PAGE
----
Solid clay and lawn problem.

edited 22 July 2016 at 11:26PM in Greenfingered MoneySaving
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lindos90lindos90 Forumite
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edited 22 July 2016 at 11:26PM in Greenfingered MoneySaving
We are in the process of doing our garden. It is quite small and had lots of odd levels. ( we live on a hill and the garden is higher on one side than the other and also higher at the back)

However we have come a cross a problem. White levelling out the main area where we want the lawn, it was solid clay.

We decided to carry on digging, and did a 'test hole' to see how deep it was, and it just keeps on going, it must be part of the subsoil rather than a layer.

I have googled 'clay soil' problems but I can only find advice about clay in soil rather than solid clay.

We plan to put some kind of french drain across the area leading to a soakaway, and then an overflow into the drain, which should help after heavy rain, however the thing that is stumping us, is how much soil do we need ontop of the clay, for grass to survive?

Just not sure how far to dig down all over before replacing the soil.

Hope someone can help :) Thank you x x

Replies

  • livetoclimblivetoclimb Forumite
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    Evening. I work as a consultant engineer in this field so hopefully I can give you some pointers... What area where do you live in? Various geological formations have clays as superficial deposits, and these can often stretch down many many metres. Typically clay subsoils will stiffen until they become weak rock, which will normally be where they are directly overlying the competent bedrock.

    Normally, I would recommend a bare minimum of 150mm of topsoil for any garden. However, the impermeable nature of clay and the high absorption properties of topsoil mean that when you're looking to lose quite a bit of water you may want closer to 300mm.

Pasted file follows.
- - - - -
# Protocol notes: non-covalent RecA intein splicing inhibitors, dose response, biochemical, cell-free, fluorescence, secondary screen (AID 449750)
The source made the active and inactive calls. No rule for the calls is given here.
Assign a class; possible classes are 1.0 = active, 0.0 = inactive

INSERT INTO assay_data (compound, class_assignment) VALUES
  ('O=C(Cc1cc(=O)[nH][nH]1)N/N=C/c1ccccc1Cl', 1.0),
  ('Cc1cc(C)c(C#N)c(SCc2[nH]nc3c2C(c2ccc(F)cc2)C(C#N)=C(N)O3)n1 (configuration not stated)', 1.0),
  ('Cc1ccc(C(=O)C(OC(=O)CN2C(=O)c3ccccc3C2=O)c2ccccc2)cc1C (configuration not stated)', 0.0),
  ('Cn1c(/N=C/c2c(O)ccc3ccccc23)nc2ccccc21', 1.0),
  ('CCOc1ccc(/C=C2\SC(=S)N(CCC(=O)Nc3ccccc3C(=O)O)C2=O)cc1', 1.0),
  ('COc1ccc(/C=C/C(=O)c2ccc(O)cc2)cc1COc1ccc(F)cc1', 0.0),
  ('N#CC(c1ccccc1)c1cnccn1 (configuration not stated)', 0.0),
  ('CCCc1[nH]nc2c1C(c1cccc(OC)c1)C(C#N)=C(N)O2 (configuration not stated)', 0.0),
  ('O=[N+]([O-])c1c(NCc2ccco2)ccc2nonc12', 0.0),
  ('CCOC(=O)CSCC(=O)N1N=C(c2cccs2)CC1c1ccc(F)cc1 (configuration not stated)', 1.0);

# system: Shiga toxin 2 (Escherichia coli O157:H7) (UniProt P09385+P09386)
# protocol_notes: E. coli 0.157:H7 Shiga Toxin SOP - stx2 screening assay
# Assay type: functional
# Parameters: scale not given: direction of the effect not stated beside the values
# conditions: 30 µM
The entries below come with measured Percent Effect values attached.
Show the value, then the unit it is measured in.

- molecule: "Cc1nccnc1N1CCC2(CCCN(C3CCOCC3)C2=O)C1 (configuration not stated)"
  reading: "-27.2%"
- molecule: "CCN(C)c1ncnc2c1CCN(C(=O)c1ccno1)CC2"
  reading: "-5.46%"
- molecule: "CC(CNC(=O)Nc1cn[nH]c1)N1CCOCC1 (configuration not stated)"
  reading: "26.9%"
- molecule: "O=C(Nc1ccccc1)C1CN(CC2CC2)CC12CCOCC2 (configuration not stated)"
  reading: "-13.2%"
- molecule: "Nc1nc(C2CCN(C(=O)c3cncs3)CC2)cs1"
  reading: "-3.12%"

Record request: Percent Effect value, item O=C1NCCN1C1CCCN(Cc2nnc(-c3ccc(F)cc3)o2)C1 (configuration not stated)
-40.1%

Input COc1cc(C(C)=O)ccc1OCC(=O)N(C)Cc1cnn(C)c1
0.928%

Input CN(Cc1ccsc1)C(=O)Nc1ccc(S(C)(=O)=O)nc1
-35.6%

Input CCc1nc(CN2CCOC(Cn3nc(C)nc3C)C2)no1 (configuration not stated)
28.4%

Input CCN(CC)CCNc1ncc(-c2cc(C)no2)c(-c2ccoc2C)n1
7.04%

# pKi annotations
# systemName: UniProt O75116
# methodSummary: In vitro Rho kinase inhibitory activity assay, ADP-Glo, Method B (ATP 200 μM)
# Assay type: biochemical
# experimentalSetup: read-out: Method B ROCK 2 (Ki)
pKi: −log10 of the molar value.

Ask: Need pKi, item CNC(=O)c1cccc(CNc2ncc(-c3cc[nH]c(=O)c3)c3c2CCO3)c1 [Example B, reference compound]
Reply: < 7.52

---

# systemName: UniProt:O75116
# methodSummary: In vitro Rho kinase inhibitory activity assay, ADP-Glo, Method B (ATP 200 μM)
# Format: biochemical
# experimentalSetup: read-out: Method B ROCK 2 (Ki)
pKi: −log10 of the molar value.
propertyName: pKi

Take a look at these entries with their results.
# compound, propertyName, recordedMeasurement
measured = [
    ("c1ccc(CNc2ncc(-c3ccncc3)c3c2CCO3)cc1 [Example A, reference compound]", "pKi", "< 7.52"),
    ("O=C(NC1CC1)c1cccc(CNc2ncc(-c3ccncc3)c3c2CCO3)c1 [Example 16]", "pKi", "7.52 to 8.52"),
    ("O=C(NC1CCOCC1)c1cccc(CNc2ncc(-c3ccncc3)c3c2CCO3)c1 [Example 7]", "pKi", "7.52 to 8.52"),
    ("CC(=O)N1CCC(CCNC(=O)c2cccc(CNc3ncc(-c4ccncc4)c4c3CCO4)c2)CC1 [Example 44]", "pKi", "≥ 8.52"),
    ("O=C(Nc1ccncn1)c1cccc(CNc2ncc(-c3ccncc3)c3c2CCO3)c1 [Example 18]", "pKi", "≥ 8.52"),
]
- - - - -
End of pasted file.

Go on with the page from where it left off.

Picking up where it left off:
You're unlikely to be able to construct a decent soakaway in clay (nowhere for the water to soak to), so I'd recommend running your French drain into a gutter or overflow pipe and that to a drain. alternatively build a pit full of gravel as a sort of attenuation pond, although once this is full it will become fairly redundant. Perhaps run a trench at the base of the topsoil at the low point of the garden to a drain, then put some perforated piping in and bury it in pea gravel. If you cover this in a layer of permeable membrane you can put the topsoil on top of it and it should act as a decent drainage system.

    You've generally got the right idea so far, just try and keep enough topsoil over the clay to allow water to travel. Make sure you use suitable topsoil too if you're bring it in from elsewhere, although generally the stuff you can buy at b&q will be fine. The more grass you have the better it should absorb water.

    Good luck!
  • edited 23 July 2016 at 7:34AM
    lindos90lindos90 Forumite
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    edited 23 July 2016 at 7:34AM
    Thank you for your reply Shay, we are in Derbyshire.

    The soakaway is on the lower side of the garden and itself is not in the 'solid clay' area. We have had some heavy rain over the last year, and although during one period the hole did fill half way up, it did drain over an hour or so, so we are hoping that will be enough for everyday rain. Connecting to the drain is hopefully belting and bracing.

    Yes the clay we are trying to dig out does almost feel like rock, I think it is very compacted.

    The area for the lawn is a circle, about 12 meters across. So far we have pick axed down about 5", so still a way to go then if we need to go to 12", recon thats another skip.

    The top soil we are using is from the garden, we removed it, sieved it and have it stored in bags to allow us to preposition a retaining wall. it looks decent stuff with no clay unlike the layer below.

    Very much appreciate your advice.
  • EctophileEctophile Forumite
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    From my experience, grass will survive well with as little as 100mm of soil, provided the ground isn't getting waterlogged. My subsoil is really heavy clay, but at least it never floods.

    But where the soil thinner than that, the grass really struggles to compete with the weeds.
    If it sticks, force it.
    If it breaks, well it wasn't working right anyway.
  • I_have_spokenI_have_spoken
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    I had my lawn laid on 7cm of grit to give drainage, the high water-table meant the clay soil underneath became a marsh.

    The only downside is it needs to be fertilised several times a year as the nutrients wash-out.
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